Will bank regulation fail?

Note:  The post below presents a very bleak view of our current situation.  I hope it’s wrong.

One consequence of the Savings and Loan crisis in the United States was the decision by Congress to impose strict regulatory capital requirements on banks and other depository institutions.  Through the 1980s regulators had jerryrigged the rules so that insolvent Savings and Loans would not have to be shut down and could try to earn their way to solvency.  This had the effect of encouraging S&Ls to “gamble for resurrection” with the result that the S&L losses grew from about $10 billion in 1982 to more than $150 billion in 1989.  A financial reform act was passed in 1989 with the express purpose of “never again” allowing banks to gamble with a taxpayer guarantee.

The FDIC Improvement Act followed in 1991, set strict regulatory capital requirements and assigned regulators the task of forcing banks to rebuild their capital positions.  Unfortunately requiring banks to improve their capital position is a form of deleveraging and deleveraging is a surefire way of pushing the economy into recession.  Thus, the statement that banks are undercapitalized is also a statement that the economy needs a recession.  And neither Congress nor the regulators were prepared to do what was necessary to put the financial system on a sound footing.

Even as regulators were assigned the task of imposing stricter capital requirements on banks, they were expected to make sure that credit continued to flow to the economy.  These two contradictory goals were met by stripping capital requirements of their meaning and making it much harder to see where the leverage in the financial system was hiding.

There’s a strong argument that the parallel banking system grew out of the desire on the part of both banks and regulators to circumvent the capital requirements of the FDIC Improvement Act.  The parallel banking system is just a bunch of trusts – that is, legally independent entities – that have investors and own assets, but don’t do anything except pass the payments received on the assets to the investors according to the terms laid out in the initial documents forming each trust.  The creation of this parallel banking system allowed a bank to make loans and then sell them to a trust.  Because the bank did not keep the loan, it wasn’t required to maintain capital to cover the possibility that the loan would fail.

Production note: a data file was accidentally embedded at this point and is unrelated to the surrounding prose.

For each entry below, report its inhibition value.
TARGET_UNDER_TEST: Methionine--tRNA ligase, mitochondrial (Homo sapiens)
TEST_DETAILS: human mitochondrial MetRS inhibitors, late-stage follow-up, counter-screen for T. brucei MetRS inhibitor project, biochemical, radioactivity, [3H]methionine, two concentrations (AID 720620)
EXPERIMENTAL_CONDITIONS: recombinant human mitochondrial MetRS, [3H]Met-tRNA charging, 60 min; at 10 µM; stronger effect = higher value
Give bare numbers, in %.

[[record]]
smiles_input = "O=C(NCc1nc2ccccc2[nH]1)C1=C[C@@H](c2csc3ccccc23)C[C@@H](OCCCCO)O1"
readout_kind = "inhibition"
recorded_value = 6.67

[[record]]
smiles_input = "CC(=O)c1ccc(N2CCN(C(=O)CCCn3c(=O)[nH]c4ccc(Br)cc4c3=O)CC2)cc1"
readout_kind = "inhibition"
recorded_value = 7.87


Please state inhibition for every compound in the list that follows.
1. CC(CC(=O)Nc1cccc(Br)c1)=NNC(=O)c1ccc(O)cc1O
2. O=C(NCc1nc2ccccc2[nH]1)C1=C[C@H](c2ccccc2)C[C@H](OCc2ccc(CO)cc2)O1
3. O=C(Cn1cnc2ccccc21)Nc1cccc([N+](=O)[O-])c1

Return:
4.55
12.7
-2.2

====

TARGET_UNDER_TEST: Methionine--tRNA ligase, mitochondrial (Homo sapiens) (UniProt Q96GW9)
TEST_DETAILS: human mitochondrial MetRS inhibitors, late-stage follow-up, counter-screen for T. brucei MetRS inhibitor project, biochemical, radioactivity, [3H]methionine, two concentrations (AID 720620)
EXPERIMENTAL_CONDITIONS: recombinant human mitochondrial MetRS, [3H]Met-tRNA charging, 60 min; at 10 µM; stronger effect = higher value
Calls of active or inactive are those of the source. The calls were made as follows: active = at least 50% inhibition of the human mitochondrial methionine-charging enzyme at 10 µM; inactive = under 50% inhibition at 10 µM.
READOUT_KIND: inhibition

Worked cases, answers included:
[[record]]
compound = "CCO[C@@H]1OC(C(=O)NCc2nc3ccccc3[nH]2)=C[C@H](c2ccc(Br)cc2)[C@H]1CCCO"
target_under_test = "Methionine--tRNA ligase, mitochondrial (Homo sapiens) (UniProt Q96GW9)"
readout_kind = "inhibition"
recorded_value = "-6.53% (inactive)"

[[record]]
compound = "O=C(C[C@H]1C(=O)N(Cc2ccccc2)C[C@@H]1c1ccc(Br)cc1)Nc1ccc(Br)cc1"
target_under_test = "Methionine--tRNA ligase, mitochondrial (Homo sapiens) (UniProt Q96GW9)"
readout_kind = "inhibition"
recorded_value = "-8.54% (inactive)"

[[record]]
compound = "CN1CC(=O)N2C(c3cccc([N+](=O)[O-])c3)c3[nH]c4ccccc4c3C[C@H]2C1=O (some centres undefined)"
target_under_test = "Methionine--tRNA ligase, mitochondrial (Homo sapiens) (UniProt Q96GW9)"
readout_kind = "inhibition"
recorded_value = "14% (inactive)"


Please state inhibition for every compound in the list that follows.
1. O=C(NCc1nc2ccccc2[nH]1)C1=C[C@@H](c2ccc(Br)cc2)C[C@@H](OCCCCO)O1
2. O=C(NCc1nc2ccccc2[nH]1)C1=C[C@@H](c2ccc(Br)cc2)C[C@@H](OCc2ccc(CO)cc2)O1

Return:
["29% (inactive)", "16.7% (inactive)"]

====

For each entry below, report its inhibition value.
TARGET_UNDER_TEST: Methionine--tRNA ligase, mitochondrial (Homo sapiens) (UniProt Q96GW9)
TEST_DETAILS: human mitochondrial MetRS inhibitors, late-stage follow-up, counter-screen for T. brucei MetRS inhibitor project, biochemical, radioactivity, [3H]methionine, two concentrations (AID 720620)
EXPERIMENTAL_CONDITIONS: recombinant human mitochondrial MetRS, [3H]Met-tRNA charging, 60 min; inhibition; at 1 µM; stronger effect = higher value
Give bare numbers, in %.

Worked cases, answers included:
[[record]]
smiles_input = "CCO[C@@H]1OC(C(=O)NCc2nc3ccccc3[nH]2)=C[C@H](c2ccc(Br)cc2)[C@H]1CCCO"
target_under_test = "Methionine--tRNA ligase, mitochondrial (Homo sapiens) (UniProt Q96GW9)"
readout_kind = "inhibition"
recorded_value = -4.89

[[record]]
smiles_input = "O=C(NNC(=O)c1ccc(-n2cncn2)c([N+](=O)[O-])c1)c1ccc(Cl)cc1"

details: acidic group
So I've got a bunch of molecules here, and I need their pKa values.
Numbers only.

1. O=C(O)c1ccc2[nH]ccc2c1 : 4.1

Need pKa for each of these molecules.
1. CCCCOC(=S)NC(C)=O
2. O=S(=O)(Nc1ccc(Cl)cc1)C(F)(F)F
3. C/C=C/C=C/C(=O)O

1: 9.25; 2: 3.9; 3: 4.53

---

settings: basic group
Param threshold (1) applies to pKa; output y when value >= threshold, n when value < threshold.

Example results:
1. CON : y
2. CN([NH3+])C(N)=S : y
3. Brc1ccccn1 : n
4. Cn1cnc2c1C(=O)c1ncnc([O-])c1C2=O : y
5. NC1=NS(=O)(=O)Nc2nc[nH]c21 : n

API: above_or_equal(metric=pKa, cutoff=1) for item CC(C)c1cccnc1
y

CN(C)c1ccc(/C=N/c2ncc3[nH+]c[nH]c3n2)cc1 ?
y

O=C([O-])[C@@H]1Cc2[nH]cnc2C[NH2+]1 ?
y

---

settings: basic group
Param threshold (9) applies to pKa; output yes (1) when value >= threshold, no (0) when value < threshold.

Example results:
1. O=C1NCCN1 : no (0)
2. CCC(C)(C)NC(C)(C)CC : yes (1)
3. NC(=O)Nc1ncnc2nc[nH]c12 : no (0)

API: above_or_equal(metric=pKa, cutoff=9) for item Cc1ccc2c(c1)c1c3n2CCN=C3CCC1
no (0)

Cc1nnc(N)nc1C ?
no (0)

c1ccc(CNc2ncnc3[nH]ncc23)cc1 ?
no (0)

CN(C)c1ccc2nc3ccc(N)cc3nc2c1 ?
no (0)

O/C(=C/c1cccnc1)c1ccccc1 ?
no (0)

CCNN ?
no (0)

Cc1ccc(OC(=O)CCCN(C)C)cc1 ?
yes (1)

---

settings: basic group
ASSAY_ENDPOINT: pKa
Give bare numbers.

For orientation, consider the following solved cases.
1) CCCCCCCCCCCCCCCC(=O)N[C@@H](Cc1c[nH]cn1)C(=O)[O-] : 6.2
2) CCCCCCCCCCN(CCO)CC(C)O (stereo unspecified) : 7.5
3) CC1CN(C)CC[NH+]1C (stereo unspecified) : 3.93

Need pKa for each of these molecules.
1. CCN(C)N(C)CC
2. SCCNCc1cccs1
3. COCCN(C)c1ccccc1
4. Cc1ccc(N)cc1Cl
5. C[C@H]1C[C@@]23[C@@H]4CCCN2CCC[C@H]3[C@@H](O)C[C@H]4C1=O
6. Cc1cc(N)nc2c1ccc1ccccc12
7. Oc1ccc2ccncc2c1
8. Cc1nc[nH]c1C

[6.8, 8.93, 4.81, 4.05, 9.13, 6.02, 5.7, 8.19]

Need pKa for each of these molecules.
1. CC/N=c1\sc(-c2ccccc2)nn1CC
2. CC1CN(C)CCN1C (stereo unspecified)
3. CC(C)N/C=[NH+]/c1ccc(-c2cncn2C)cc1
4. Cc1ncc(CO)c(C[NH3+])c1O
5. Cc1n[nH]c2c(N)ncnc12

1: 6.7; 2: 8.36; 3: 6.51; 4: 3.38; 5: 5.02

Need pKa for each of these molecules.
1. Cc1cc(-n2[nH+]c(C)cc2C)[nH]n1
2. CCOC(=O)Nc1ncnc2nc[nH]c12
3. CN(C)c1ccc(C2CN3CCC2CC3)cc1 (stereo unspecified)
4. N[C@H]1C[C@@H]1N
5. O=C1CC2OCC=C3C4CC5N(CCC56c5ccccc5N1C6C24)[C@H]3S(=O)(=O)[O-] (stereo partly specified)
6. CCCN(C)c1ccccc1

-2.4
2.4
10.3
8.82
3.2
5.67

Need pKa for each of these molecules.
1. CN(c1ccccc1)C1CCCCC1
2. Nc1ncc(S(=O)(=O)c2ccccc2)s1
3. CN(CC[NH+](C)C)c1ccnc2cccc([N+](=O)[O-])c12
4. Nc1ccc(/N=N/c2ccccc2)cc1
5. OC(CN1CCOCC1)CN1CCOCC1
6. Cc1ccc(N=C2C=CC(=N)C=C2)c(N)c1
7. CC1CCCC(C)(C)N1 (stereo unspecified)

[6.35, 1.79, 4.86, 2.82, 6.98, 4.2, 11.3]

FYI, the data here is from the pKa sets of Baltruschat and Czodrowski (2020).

From the start there was a huge problem with the system:  when a loan owned by a trust went into default, investors in the trust faced losses.  Regulators repeatedly accepted the argument that, if the bank that sold the loan didn’t cover the trust’s losses, the bank’s ability to sell more loans to trusts would be impaired.  Thus the parallel banking system was built on a fiction: loans appeared to be sold to trusts, but in fact were insured by implicit and explicit bank guarantees.

The most important consequence of the development of the parallel banking system was that on the surface the financial system appeared to be healthy.  Banks met their regulatory capital requirements.  Loans were abundantly available to keep the real economy humming.  Everybody was happy.

Regulators found other ways to circumvent capital requirements.  In 1996 the Federal Reserve approved the use of trust preferred securities (TruPS) as Tier 1 capital.  Tier 1 is supposed to designate the highest quality capital and includes common stock and perpetual preferred stock.  Trust preferred securities are a form of debt with a dual maturity structure:  TruPS mature after 30 years or not at all, but are designed to be called much earlier, because the interest payment on the debt increases if they are not called.  They also include the option to defer interest payments for five years.  According to the Federal Reserve, five year deferral approaches “economically indefinite deferral” and 30 year maturity approaches “economic perpetuity”.  For these reasons securities that were marketed to investors as medium-term debt are comparable as far as regulators are concerned to common equity.  To compound this insanity smaller banks were encouraged to invest in diversified pools of bank-issued TruPS.  (Update 7–7-09:  Did regulators encourage small banks to invest in TruPS?  I’m not sure that they did.  They definitely, however, did not discourage the practice.)

In the 1980s the US concluded that permitting undercapitalized banks to operate only served to make the Savings and Loan crisis worse.  In the 1990s a superficial effort was made to address the problem of an undercapitalized financial system, but in practice this effort just fostered a crisis of unprecedented dimensions.  The concern that this quarter century of history raises is:  Will we just repeat the same mistakes again?

Our problem is that there are no good solutions to the current situation:  costly choices must be weighed against more costly choices.  Unless policy-makers acknowledge that governing requires making hard choices – and that putting the financial system on a sound footing will require a major reduction in the credit available to firms and consumers – any official increase in capital requirements will be circumvented, because the policymakers want the requirements to be circumvented.


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